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Wednesday, 5 September 2012

Clearing the Clutter and An Apple a Day

At times,  I get asked how I manage to find time to do everything. I won't lie to you... its tricky.

I have also been told that I am a very organised person. But you see... most 'organised' people don't actually think they are very organised at all, and that things could always be a little more... well... organised, or prepared. Have you heard of the analogy of the calm swan gliding along the pond, with the flippers under water flapping wildly.

 That is kind of how an 'organised' person feels at times. For everything to glide along smoothly, there is lots of effort underneath the glossy exterior.
 
I am lucky, for some reason, some things in my life just seem to come together in the end. I don't know if it is good intuition, or just lots and lots of practise at planning ahead. Maybe 12 years of trying to manage 5 year olds has helped...
 
Anyhow, my very top, all time, number one tip for being organised and having it 'all together' is very simple - and I try to live by this rule at home... but I ALWAYS live by it at school work.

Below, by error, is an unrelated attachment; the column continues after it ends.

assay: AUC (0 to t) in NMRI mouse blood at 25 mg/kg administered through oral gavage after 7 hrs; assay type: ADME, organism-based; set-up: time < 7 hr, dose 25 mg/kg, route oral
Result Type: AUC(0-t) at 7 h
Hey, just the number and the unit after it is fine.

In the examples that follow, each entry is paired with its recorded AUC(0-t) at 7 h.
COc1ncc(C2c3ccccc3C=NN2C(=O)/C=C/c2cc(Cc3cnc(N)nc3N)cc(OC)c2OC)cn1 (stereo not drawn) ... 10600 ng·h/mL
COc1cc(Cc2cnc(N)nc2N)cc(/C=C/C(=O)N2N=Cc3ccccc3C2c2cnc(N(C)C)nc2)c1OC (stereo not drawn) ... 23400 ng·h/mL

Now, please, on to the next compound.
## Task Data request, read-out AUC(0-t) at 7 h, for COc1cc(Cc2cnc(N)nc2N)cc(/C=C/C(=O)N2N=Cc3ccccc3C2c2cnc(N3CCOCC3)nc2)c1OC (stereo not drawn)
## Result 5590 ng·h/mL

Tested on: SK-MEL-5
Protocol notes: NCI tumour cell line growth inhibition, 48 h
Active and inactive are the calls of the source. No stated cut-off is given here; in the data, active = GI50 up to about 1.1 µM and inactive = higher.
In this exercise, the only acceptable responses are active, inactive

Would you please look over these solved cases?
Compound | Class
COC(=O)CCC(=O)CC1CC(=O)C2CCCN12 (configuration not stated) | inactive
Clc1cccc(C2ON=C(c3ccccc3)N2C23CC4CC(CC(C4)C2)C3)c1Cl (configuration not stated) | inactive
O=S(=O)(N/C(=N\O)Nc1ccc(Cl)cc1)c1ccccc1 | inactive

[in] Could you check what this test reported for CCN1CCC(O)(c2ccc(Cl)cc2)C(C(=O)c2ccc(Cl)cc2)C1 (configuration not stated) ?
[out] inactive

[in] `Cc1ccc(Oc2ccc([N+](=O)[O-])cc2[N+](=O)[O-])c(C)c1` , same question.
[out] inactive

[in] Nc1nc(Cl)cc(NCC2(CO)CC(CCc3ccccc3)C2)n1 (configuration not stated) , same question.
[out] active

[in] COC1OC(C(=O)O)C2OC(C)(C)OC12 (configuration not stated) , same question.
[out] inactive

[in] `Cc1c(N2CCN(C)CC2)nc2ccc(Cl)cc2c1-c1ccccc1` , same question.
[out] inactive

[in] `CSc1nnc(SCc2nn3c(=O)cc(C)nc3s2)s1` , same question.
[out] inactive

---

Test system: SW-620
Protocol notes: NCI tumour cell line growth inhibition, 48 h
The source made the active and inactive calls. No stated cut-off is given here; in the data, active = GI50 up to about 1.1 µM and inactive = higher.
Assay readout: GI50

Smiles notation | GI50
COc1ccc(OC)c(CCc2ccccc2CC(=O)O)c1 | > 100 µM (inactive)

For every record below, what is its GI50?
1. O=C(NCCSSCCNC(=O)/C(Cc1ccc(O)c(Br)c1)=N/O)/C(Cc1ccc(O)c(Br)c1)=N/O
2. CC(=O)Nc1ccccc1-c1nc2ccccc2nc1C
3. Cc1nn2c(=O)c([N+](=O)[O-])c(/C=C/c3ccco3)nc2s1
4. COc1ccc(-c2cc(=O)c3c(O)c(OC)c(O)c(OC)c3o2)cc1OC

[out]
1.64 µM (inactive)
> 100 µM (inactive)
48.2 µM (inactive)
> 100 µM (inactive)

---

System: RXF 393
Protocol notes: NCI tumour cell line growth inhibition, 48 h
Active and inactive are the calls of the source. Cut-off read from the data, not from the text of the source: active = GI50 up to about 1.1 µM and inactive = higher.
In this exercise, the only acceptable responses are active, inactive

It is

 to handle things ONCE

 Mostly paper. But it also applies to other things.
 
And that really boils down to having a spot for everything - or as I tell my kinders - a home for everything. How many time have you picked up things time and time again to try to sort them out... this is wasted time.

TIME is precious to teachers. I believe it is the MOST precious thing we can utilise as teachers. Time is like gold to a teacher, and a learner. The better you can organise your time, the better your teaching and the learning within your room will become. Money and resources do not make great schools. Time and the wise use of time is what will make a great classroom and a great school.

Back to handling paper ONCE.
 
In my classroom, I have 3 filing cabinets, a series of 5 'working folders' and a 'teacher tray'.
 
When I get a piece of paper (and let me tell you newbie teachers reading this post... you will receive, hundreds and hundreds of pieces of paper in a year that have the potential to literally flood your desk), I have trained myself to handle it once. It goes in one of five places.
 
I read it straight away if I can and decide if I can file it. It might go: